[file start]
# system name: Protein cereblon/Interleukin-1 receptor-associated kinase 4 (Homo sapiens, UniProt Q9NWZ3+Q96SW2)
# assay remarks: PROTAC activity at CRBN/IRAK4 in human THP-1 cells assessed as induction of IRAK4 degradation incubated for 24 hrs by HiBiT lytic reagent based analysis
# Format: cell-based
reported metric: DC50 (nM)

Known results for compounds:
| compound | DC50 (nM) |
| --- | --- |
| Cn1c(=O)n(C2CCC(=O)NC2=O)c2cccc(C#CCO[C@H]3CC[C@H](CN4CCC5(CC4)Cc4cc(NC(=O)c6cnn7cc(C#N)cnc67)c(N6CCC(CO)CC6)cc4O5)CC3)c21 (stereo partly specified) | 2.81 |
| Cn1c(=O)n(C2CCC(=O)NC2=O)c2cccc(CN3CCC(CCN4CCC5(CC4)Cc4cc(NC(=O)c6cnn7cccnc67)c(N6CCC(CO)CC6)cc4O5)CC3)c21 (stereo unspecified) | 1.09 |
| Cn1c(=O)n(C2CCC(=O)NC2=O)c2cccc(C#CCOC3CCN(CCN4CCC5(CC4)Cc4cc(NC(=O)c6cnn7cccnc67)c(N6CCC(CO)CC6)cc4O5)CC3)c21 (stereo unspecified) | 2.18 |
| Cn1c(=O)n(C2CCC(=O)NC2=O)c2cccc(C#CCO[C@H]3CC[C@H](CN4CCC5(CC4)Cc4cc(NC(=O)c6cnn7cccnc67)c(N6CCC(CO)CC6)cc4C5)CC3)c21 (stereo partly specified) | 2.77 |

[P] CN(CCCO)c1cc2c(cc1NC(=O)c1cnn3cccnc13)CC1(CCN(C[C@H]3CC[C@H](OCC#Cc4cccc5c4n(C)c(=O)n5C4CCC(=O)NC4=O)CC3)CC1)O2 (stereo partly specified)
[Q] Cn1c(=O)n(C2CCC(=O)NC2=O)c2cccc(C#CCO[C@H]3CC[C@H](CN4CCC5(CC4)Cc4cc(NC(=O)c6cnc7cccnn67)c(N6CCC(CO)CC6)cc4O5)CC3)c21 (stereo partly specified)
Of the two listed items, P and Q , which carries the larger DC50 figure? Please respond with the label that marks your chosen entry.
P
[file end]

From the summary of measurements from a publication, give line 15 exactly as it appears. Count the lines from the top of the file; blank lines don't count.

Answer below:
P